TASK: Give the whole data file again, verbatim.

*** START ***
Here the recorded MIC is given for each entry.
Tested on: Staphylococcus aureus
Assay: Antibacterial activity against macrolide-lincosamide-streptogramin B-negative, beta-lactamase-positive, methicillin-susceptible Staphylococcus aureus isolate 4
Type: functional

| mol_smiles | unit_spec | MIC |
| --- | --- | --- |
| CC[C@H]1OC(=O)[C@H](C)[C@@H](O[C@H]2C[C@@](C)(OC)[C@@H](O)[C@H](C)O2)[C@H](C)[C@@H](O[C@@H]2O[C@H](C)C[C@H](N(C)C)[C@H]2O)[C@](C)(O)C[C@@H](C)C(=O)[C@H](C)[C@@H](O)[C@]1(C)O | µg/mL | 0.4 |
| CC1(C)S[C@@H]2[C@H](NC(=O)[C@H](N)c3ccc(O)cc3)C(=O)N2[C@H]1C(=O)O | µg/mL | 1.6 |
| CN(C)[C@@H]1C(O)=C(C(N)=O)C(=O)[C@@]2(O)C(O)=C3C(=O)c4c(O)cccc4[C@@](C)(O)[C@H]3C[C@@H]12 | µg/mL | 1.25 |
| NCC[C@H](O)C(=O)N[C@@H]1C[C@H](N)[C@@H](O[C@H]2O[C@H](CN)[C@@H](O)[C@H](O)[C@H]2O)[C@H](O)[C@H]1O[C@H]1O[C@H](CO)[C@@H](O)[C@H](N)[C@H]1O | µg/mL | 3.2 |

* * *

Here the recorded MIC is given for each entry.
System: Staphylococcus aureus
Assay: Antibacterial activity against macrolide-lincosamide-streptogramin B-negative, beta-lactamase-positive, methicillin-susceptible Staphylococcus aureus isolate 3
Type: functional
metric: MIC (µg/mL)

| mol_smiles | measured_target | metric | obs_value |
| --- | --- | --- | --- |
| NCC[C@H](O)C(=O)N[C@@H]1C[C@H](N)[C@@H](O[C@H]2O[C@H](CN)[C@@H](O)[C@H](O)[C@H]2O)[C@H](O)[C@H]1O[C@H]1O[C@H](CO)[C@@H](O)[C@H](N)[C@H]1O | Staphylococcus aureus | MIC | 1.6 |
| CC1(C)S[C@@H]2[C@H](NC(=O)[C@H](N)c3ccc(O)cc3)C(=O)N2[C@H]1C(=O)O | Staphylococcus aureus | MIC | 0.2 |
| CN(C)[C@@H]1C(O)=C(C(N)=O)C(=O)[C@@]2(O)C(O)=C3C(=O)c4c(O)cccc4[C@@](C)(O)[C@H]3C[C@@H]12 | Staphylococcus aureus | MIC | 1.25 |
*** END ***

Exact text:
Here the recorded MIC is given for each entry.
Tested on: Staphylococcus aureus
Assay: Antibacterial activity against macrolide-lincosamide-streptogramin B-negative, beta-lactamase-positive, methicillin-susceptible Staphylococcus aureus isolate 4
Type: functional

| mol_smiles | unit_spec | MIC |
| --- | --- | --- |
| CC[C@H]1OC(=O)[C@H](C)[C@@H](O[C@H]2C[C@@](C)(OC)[C@@H](O)[C@H](C)O2)[C@H](C)[C@@H](O[C@@H]2O[C@H](C)C[C@H](N(C)C)[C@H]2O)[C@](C)(O)C[C@@H](C)C(=O)[C@H](C)[C@@H](O)[C@]1(C)O | µg/mL | 0.4 |
| CC1(C)S[C@@H]2[C@H](NC(=O)[C@H](N)c3ccc(O)cc3)C(=O)N2[C@H]1C(=O)O | µg/mL | 1.6 |
| CN(C)[C@@H]1C(O)=C(C(N)=O)C(=O)[C@@]2(O)C(O)=C3C(=O)c4c(O)cccc4[C@@](C)(O)[C@H]3C[C@@H]12 | µg/mL | 1.25 |
| NCC[C@H](O)C(=O)N[C@@H]1C[C@H](N)[C@@H](O[C@H]2O[C@H](CN)[C@@H](O)[C@H](O)[C@H]2O)[C@H](O)[C@H]1O[C@H]1O[C@H](CO)[C@@H](O)[C@H](N)[C@H]1O | µg/mL | 3.2 |

* * *

Here the recorded MIC is given for each entry.
System: Staphylococcus aureus
Assay: Antibacterial activity against macrolide-lincosamide-streptogramin B-negative, beta-lactamase-positive, methicillin-susceptible Staphylococcus aureus isolate 3
Type: functional
metric: MIC (µg/mL)

| mol_smiles | measured_target | metric | obs_value |
| --- | --- | --- | --- |
| NCC[C@H](O)C(=O)N[C@@H]1C[C@H](N)[C@@H](O[C@H]2O[C@H](CN)[C@@H](O)[C@H](O)[C@H]2O)[C@H](O)[C@H]1O[C@H]1O[C@H](CO)[C@@H](O)[C@H](N)[C@H]1O | Staphylococcus aureus | MIC | 1.6 |
| CC1(C)S[C@@H]2[C@H](NC(=O)[C@H](N)c3ccc(O)cc3)C(=O)N2[C@H]1C(=O)O | Staphylococcus aureus | MIC | 0.2 |
| CN(C)[C@@H]1C(O)=C(C(N)=O)C(=O)[C@@]2(O)C(O)=C3C(=O)c4c(O)cccc4[C@@](C)(O)[C@H]3C[C@@H]12 | Staphylococcus aureus | MIC | 1.25 |